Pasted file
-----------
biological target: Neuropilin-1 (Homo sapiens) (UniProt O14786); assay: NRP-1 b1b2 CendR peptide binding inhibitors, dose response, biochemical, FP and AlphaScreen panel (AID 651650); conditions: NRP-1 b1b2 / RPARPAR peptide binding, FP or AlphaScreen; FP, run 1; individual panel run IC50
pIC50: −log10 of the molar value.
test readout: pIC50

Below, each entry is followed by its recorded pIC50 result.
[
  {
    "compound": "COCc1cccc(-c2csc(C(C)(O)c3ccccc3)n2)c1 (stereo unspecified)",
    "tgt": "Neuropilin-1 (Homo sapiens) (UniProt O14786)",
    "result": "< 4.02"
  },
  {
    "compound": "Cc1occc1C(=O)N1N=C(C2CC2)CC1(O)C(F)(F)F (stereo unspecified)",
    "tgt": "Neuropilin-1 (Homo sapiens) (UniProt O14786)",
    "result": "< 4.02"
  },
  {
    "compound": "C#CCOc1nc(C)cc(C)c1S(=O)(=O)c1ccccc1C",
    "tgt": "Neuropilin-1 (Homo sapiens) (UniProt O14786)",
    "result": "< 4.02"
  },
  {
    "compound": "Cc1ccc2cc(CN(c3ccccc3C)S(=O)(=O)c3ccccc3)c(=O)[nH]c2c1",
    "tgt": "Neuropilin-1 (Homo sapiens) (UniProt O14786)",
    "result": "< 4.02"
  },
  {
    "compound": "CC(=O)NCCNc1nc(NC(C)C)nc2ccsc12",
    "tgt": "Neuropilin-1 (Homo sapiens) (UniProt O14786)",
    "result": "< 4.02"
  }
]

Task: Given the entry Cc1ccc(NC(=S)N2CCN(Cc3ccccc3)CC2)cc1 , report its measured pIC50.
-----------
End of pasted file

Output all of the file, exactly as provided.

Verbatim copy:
biological target: Neuropilin-1 (Homo sapiens) (UniProt O14786); assay: NRP-1 b1b2 CendR peptide binding inhibitors, dose response, biochemical, FP and AlphaScreen panel (AID 651650); conditions: NRP-1 b1b2 / RPARPAR peptide binding, FP or AlphaScreen; FP, run 1; individual panel run IC50
pIC50: −log10 of the molar value.
test readout: pIC50

Below, each entry is followed by its recorded pIC50 result.
[
  {
    "compound": "COCc1cccc(-c2csc(C(C)(O)c3ccccc3)n2)c1 (stereo unspecified)",
    "tgt": "Neuropilin-1 (Homo sapiens) (UniProt O14786)",
    "result": "< 4.02"
  },
  {
    "compound": "Cc1occc1C(=O)N1N=C(C2CC2)CC1(O)C(F)(F)F (stereo unspecified)",
    "tgt": "Neuropilin-1 (Homo sapiens) (UniProt O14786)",
    "result": "< 4.02"
  },
  {
    "compound": "C#CCOc1nc(C)cc(C)c1S(=O)(=O)c1ccccc1C",
    "tgt": "Neuropilin-1 (Homo sapiens) (UniProt O14786)",
    "result": "< 4.02"
  },
  {
    "compound": "Cc1ccc2cc(CN(c3ccccc3C)S(=O)(=O)c3ccccc3)c(=O)[nH]c2c1",
    "tgt": "Neuropilin-1 (Homo sapiens) (UniProt O14786)",
    "result": "< 4.02"
  },
  {
    "compound": "CC(=O)NCCNc1nc(NC(C)C)nc2ccsc12",
    "tgt": "Neuropilin-1 (Homo sapiens) (UniProt O14786)",
    "result": "< 4.02"
  }
]

Task: Given the entry Cc1ccc(NC(=S)N2CCN(Cc3ccccc3)CC2)cc1 , report its measured pIC50.